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Entering Israel with a Criminal Record

Entering Israel with a Criminal Record

Israel Laws and Citizenship 

Israel is both a Jewish and Democratic state who gives a clear priority to the immigration of Jewish individuals to Israel. The Law of Return has made it difficult for those that do not fit the requirements to permanently remain in Israel and obtain citizen status. 

The Citizenship Law of 1952 establishes the conditions for obtaining citizenship in Israel; this also applies to non-Jews. In Israel the right to citizenship is granted according to the standard that citizenship is inherited from parents of their children regardless of the place of birth of the individual. However, although the Law of Return allows an equal right for every Jew to immigrate to Israel and obtain citizenship, this is not mandatory in any case. 

In the Law of Return there is an amendment known as subsection-section 2 (b)(3) which allows the Minister of the Interior to reject an application for Israeli citizenship if the applicant has a “criminal record and can endanger public peace”, even if they are Jewish. Therefore, any Jew who wishes to use the Law of Return must prove to the Population and Immigration Authority a current certificate of integrity as any criminal offense may be grounds for refusal. 

Judge Yitzhak Zamir of the High Court of Justice 1227/98 followed this in his rejection of the appeal of Anton Malevsky in November of 1998. Malevsky is the Grandson of a Jew who came to Israel by the Law of Return from Russia. It turned out that he was the head of a Russian criminal organization and was himself involved in serious crimes. In the ruling, Judge Zamir wrote that “the State of Israel does not have to, and usually does not want to, serve as a country of refuge for a Jew who committed a crime. The right of the Israeli public to peace and security should not fall victim to the right of such a Jew to migrate to Israel.”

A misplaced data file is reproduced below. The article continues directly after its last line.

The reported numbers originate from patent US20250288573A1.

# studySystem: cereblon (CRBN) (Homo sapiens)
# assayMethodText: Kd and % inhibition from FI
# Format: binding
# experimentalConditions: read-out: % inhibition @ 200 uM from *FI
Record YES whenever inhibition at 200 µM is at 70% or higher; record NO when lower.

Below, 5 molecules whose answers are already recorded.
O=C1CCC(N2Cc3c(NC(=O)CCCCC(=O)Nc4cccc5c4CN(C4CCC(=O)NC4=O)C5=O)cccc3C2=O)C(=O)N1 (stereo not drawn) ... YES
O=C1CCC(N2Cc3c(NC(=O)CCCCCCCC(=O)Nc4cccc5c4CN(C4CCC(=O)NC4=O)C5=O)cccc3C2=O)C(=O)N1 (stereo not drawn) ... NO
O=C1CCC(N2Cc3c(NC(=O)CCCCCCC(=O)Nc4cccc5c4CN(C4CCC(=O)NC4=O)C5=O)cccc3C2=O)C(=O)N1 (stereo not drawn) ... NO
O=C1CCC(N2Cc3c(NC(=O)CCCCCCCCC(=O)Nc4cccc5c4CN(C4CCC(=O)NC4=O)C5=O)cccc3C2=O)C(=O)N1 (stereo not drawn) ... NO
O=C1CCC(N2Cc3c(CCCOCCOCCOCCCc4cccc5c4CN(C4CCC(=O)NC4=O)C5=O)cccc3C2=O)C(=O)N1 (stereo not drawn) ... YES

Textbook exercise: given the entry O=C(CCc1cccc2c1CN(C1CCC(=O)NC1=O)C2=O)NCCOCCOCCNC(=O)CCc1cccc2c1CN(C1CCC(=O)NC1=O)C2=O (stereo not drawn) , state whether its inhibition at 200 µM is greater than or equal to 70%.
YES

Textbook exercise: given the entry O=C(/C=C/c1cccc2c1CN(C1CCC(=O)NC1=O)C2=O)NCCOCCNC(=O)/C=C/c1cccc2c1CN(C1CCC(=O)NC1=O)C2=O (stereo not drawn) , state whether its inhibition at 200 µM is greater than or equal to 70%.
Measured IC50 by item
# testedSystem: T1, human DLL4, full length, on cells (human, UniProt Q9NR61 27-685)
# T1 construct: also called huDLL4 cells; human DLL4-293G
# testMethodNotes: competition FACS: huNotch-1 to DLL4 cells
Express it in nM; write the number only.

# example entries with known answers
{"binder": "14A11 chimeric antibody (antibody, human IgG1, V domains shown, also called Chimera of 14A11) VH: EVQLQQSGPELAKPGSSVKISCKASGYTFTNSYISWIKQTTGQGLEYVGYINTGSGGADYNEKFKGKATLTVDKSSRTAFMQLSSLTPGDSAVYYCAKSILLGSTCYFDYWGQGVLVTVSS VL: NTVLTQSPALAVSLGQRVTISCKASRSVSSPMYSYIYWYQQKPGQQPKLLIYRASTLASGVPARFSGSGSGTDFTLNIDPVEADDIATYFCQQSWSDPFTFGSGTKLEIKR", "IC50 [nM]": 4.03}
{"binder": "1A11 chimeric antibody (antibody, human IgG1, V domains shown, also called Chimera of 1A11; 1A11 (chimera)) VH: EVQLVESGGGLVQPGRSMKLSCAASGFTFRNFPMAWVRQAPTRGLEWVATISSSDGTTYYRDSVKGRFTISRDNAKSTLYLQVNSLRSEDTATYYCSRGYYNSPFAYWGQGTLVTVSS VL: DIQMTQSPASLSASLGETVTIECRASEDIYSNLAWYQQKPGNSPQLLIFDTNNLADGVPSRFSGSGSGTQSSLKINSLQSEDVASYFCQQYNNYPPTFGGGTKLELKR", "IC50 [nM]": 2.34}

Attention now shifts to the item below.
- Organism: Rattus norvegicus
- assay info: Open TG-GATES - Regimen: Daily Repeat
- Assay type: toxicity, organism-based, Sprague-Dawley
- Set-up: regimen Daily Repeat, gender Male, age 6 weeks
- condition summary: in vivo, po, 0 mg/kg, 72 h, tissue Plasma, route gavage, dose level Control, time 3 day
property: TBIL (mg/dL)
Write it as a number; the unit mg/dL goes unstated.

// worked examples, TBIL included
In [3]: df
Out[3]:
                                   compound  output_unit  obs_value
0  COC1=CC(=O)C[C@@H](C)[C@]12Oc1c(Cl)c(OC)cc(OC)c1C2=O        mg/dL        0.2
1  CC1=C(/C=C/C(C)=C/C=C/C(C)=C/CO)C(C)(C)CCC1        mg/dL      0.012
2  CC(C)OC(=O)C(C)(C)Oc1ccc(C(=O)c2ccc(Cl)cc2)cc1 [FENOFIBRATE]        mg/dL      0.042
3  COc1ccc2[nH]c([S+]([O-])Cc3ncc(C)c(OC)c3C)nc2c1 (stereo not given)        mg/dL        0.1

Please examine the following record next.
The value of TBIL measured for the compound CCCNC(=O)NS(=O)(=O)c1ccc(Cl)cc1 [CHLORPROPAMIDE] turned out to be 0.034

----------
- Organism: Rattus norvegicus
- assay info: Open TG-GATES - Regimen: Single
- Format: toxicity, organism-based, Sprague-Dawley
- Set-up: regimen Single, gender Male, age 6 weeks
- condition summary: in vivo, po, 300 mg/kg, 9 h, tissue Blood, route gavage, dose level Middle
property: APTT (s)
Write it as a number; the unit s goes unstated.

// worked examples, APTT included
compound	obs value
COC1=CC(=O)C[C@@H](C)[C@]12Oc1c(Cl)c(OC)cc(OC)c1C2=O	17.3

Criminal History and its Effects on the Law of Return 

The Amendment made for the Law of Return is to prevent a situation in which Jews from around the world will cynically use the law in order to escape imprisonment and investigations. 

What are the considerations taken into account to define a criminal record of a Jew who wishes to exercise his right to immigrate to Israel? First and most importantly, the seriousness of the offense, based on the crime committed, could they be a danger to the public? How much time has passed since the offense was committed? Was the offense repeated? Do they express remorse for the crime they committed?, and Is there a chance the applicant will continue to commit crimes when living in Israel?.  

For example, the High Court rejected the appeal of a Jew to immigrate to Israel after he was convicted of rape and gang rape of minors for several years (High Court 8292/11). The court ruled that although 28 years had passed since the offenses were committed, these sexual offenses were committed repeatedly and the applicant did not present with any sense of remorse towards his actions. The applicant also did not present an absence of anger. Although this was a serious crime, the state may use another amendment of the law for minor offenses to not allow Jews to immigrate to Israel. An example of this occurred in August of 2018. The State of Israel refused to grant immigrant status to a family of Jews from Belarus due to the fact that the father was convicted of theft and served time in prison. 

The Lansky Case as a Touchstone 

The most famous rejection of immigration to Israel of a Jew that was made using Section 2 of the Law of Return is that of the Jewish mobster Meir Lansky. Lansky sought to escape the United States in order to avoid being taken to trial, by using the Law of Return. However, Lansky did not give up when his application was rejected in Israel. He appealed the decision of the Minister of Justice of the High Court of Justice, which at the end of the day rejected his request and he was deported back to the United States (High Court of Justice 442/71). Recently, a film was released that tells the story of Lansky’s life.